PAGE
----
Australia Trade, Communications and Tourism


The tertiary sector is the sector that occupies the most important position as a percentage of GDP: in fact it participates for almost 70% in the formation of national wealth and absorbs more than three quarters of the workforce. Not only that, but the structure of the active population denotes an increasingly marked evolution towards service activities that are not directly productive. Among the services, the added value of the sector are those aimed at businesses and real estate services. In this context, the role of non-profit enterprises is important, which, above all in education, research and assistance, absorb the largest number of employees and constitute an effective network of social capital. Trade, a litmus test to observe the country’s performance, continues to be fundamental for the Australian economy, especially abroad: as a country located in Oceania listed on payhelpcenter, Australia is in fact one of the largest exporters of mineral and agricultural resources worldwide. The export also features wool, meat, wheat (for which Australia is the second largest exporter in the world), wine, sugar, iron and coal minerals, gold, aluminum, copper, petroleum and derivatives, natural gas, chemicals and pharmaceuticals, machinery, cars, electrical equipment. Instead, among the imported products there are means of transport, computers, telecommunications equipment, consumer goods, oil. The trade balance is in deficit; the trade takes place essentially with Japan, with China and with the United States, from which many imported goods come; other trading partners are South Korea, India and New Zealand for imports and Singapore, Germany, Great Britain and Thailand for imports.

In 2004, Australia entered into a free trade agreement with the US, which provides for a lowering of tariffs on 99% of the products traded and the abolition of tariffs on 97% of exported Australian products. The central bank is the Reserve Bank of Australia; Sydney is also home to one of the major Pacific stock exchanges, the Australian Stock Exchange. § Road and rail networks are unevenly distributed across the vast Australian territory. Both are affected, on the one hand, by historical events (colonial past following which the country has developed from the port centers of the coast towards the interior, and not along direct lines of direct connection between internal nuclei) and, on the other, by the population dynamics, historically concentrated on the east coast and in the South-West and South-East territories. It is no coincidence, therefore, that the greater efficiency and the highest degree of development are registered in these areas of the country. Communications between the opposite shores are difficult, even if the airlines make up for it very well (in 1947 the airline was nationalized Qantas); main airports are Sydney, Melbourne, Brisbane, Perth, Cairns, Adelaide, Darwin and Coolangatta. The railways, developed for over 40,000 km, are at the center of an intense restructuring.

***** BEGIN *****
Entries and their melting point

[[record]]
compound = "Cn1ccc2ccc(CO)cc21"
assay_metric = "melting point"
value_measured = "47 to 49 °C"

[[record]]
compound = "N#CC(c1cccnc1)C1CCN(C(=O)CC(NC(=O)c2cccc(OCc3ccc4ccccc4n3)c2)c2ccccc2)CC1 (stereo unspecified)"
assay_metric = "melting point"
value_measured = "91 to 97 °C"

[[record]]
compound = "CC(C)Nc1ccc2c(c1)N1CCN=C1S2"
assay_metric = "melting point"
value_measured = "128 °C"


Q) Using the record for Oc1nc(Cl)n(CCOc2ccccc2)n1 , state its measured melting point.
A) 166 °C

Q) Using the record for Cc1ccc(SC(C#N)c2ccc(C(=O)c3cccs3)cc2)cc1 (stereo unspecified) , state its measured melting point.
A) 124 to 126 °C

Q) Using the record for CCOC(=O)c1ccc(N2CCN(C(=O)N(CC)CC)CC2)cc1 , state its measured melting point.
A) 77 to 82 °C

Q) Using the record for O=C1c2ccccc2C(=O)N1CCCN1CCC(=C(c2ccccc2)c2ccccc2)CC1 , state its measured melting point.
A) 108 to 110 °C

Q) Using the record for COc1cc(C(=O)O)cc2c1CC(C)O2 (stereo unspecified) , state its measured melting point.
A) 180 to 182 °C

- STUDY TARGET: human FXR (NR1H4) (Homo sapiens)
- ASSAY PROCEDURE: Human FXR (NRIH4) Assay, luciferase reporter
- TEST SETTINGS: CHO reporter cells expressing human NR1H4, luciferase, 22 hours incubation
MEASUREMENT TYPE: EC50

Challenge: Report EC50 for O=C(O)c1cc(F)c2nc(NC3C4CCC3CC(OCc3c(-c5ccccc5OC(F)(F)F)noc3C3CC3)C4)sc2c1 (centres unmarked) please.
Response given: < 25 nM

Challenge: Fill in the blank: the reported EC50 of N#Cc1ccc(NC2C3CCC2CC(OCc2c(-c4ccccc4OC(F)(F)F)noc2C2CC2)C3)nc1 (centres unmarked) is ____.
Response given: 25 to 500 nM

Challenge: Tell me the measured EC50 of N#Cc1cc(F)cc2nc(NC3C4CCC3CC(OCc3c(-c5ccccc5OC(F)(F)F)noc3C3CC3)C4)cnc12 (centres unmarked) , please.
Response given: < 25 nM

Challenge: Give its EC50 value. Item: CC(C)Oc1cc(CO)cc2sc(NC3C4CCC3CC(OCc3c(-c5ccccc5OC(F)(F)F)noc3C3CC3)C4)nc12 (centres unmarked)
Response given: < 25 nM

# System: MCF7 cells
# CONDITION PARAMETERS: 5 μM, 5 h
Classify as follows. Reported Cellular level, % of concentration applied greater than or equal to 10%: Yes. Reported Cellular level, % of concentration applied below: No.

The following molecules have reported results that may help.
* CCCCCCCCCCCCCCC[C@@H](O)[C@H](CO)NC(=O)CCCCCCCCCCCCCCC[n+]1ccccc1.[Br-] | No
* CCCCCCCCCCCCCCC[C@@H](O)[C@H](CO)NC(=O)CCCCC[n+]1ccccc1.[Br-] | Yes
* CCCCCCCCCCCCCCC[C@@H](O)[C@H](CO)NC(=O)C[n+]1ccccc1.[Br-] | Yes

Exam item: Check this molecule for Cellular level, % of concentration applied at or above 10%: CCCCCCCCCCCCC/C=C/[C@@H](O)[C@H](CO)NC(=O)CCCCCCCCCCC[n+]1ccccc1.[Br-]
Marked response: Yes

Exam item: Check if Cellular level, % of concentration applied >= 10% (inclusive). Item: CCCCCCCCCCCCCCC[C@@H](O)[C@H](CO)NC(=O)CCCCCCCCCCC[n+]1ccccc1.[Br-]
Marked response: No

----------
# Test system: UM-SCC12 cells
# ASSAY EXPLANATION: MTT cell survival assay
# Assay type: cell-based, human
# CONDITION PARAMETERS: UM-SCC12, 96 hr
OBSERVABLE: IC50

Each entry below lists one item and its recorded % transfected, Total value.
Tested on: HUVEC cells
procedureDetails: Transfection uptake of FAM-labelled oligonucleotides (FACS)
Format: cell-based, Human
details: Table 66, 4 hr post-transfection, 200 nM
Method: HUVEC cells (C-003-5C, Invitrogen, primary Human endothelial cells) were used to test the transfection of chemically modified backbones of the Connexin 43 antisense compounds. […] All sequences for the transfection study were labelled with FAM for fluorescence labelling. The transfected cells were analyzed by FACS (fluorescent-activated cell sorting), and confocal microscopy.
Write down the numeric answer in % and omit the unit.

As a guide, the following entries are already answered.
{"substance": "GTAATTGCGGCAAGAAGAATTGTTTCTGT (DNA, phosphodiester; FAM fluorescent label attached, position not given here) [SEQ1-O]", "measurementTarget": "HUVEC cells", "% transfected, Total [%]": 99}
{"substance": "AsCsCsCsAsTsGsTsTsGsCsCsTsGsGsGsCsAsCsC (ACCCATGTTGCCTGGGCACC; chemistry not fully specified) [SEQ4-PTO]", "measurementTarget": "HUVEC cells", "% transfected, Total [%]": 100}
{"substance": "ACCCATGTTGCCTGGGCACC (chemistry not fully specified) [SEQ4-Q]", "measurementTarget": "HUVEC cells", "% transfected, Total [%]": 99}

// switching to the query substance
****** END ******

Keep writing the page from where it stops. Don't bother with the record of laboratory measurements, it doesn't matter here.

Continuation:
The persistence of different gauge systems within them has contributed to aggravating the difficulties of interconnection between the different areas of the country. Currently, the narrow gauge lines are used for the transport of agricultural and mining products, whose run mainly covers routes that penetrate inland from the coast while the lines not used for commercial purposes only extend for 9,528 km. Among the main interstate lines, all managed by the Great Southern Railway: the Indian Pacific, which connects Sydney, Adelaide and Perth; the Overland that connects Melbourne and Adelaide and the Ghan that connects Adelaide, Alice Springs and Darwin since 2003. The road network, on the other hand, mainly connects the capitals of the individual states, but development is underway along the main routes of internal traffic. It extends for 810,200 km, of which just over 330,000 km are asphalted. The main artery, the Stuart Highway, crosses Australia entirely from N to S. The port system is of primary importance, both for internal and international connections: it is used above all for the transport of minerals (bauxite and iron) and fuels (petroleum). Main ports are Sydney, Melbourne, Fremantle, Newcastle, Adelaide and Brisbane. § International tourism is growing, also thanks to the convenience of air fares; tourists come mostly from Japan, New Zealand, the European Union and the USA.


The indigenous languages ​​of Australia are numerous but still poorly understood and retreating from English. From these languages ​​English has borrowed a number of words (boomerang, kangaroo, etc.) which then became widespread. The vocabulary and phonetic system of Australian languages ​​are poor, while the morphology is more complex; the genus is distinguished with different voices, the number with suffixes, the verb is complicated and changes according to the different linguistic varieties. The classification of Australian indigenous languages ​​presents considerable difficulties; geographically, the following groups can be distinguished: North Kimberley languages; from southeastern Australia; of central Australia; from north and central Queensland; of New South Wales. It is also difficult to identify a genealogical unit and relationships with other linguistic groups: among the safest is the one with the Papuan languages ​​included in the linguistic domain of Oceania.

Australia Trade, Communications and Tourism

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